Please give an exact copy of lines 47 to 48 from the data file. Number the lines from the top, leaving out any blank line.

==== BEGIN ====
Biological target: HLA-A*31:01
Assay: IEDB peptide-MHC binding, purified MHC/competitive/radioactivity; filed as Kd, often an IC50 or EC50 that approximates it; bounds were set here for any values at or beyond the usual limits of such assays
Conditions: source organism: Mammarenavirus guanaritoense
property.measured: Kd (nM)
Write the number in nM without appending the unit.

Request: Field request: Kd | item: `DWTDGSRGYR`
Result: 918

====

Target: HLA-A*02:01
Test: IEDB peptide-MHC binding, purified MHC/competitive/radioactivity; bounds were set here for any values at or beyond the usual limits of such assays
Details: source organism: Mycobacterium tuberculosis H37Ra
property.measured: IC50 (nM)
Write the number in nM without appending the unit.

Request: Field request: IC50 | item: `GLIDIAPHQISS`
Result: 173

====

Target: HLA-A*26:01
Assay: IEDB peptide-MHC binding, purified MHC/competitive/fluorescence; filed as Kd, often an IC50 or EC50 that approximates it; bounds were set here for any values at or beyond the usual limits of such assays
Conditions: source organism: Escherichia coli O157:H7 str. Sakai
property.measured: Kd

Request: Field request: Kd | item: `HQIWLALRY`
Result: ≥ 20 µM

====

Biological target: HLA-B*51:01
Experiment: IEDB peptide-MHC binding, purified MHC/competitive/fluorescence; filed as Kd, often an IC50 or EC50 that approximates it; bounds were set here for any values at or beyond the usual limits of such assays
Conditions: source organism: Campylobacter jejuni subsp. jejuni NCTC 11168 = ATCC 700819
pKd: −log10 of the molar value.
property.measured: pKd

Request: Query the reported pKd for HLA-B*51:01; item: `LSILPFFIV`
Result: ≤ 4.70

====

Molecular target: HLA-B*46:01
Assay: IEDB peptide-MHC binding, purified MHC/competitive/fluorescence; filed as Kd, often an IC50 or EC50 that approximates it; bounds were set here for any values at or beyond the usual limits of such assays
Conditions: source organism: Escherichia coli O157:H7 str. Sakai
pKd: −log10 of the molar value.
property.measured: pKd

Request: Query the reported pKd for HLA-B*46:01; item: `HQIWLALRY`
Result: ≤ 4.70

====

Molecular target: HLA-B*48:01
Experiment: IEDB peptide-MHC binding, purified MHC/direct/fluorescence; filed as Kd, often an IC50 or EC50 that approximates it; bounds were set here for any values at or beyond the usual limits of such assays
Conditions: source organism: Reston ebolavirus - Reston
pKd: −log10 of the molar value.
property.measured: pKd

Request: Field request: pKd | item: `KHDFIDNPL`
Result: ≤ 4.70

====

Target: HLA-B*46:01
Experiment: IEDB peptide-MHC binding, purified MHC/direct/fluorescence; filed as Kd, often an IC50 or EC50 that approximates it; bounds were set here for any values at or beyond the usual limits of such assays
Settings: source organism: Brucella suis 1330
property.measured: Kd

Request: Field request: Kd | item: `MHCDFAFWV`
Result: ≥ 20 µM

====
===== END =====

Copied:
====

Target: HLA-B*46:01